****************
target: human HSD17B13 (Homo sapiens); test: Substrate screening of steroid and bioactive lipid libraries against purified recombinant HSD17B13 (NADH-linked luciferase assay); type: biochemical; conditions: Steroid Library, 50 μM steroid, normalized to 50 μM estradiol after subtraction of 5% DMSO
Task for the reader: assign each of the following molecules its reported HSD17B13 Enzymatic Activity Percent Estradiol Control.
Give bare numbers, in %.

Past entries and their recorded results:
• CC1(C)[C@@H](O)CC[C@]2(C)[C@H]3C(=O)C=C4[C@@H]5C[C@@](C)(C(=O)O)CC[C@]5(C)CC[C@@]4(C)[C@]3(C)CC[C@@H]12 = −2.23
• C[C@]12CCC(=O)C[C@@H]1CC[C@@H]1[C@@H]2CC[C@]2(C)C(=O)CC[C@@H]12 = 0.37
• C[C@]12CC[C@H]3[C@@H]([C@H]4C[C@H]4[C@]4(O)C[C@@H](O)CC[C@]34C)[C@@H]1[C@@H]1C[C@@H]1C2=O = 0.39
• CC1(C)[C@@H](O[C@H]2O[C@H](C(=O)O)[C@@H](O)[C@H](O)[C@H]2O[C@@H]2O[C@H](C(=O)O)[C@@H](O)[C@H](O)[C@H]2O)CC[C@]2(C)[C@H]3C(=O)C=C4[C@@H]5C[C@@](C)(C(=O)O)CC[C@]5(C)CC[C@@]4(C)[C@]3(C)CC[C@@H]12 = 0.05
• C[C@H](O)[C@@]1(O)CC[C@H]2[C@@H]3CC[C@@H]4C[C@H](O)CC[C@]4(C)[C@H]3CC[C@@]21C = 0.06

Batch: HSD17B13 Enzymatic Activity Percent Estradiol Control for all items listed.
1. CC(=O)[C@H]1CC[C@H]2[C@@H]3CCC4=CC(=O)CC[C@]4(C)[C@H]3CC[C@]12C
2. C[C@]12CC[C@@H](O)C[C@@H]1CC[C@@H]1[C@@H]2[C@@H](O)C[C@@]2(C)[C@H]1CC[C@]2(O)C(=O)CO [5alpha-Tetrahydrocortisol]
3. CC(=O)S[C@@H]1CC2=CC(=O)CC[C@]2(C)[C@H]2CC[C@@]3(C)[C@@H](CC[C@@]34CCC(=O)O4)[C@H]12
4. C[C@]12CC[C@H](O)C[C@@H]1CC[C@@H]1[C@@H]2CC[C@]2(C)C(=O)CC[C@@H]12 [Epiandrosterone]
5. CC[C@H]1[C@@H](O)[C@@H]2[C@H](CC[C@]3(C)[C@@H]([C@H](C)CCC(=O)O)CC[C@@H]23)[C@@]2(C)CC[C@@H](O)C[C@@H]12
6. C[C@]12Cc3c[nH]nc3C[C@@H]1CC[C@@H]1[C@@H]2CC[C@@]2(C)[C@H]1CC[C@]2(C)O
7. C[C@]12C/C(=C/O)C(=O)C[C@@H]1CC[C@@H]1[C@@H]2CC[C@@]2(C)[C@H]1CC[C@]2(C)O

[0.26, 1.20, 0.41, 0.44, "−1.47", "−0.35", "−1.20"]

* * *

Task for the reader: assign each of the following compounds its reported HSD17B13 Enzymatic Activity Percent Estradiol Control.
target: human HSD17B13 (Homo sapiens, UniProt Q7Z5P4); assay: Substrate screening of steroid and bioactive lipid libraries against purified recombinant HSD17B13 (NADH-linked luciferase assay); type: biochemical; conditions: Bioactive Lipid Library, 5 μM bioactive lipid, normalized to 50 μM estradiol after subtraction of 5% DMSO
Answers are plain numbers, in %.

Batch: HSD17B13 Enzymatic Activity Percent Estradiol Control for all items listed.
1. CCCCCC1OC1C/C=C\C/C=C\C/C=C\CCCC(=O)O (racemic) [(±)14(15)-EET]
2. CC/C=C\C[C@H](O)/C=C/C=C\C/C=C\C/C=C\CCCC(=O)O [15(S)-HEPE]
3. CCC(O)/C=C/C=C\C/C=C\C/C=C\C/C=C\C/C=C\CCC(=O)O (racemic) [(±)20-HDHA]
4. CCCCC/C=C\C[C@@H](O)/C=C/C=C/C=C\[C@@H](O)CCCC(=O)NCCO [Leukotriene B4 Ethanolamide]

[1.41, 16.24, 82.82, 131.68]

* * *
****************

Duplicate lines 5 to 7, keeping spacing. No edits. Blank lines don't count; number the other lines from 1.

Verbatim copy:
• CC1(C)[C@@H](O)CC[C@]2(C)[C@H]3C(=O)C=C4[C@@H]5C[C@@](C)(C(=O)O)CC[C@]5(C)CC[C@@]4(C)[C@]3(C)CC[C@@H]12 = −2.23
• C[C@]12CCC(=O)C[C@@H]1CC[C@@H]1[C@@H]2CC[C@]2(C)C(=O)CC[C@@H]12 = 0.37
• C[C@]12CC[C@H]3[C@@H]([C@H]4C[C@H]4[C@]4(O)C[C@@H](O)CC[C@]34C)[C@@H]1[C@@H]1C[C@@H]1C2=O = 0.39